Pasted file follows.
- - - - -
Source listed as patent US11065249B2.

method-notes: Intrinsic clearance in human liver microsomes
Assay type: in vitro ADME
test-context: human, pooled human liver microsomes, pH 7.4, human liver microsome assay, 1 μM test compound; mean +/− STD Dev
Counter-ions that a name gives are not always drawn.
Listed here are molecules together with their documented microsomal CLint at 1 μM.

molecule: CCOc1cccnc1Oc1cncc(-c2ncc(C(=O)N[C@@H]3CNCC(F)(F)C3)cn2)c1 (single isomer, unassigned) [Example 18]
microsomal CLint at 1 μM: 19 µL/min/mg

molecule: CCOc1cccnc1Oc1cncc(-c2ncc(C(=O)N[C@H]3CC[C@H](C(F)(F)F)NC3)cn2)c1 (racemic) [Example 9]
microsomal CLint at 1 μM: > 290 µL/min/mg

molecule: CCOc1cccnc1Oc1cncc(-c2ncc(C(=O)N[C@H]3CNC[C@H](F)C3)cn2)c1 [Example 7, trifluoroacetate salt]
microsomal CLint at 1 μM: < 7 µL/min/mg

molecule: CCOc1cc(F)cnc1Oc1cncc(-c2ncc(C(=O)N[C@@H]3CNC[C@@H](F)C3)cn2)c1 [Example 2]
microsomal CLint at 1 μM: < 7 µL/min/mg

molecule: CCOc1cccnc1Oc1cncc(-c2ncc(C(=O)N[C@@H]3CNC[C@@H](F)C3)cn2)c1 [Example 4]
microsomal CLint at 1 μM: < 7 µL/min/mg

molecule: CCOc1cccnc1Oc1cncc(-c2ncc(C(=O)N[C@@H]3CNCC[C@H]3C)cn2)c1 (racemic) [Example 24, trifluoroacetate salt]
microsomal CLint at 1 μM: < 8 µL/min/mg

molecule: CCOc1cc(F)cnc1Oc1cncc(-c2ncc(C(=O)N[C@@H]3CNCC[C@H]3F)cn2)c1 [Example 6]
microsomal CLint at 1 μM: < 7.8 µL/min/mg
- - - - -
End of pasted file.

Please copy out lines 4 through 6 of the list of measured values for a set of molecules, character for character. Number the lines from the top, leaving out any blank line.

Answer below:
test-context: human, pooled human liver microsomes, pH 7.4, human liver microsome assay, 1 μM test compound; mean +/− STD Dev
Counter-ions that a name gives are not always drawn.
Listed here are molecules together with their documented microsomal CLint at 1 μM.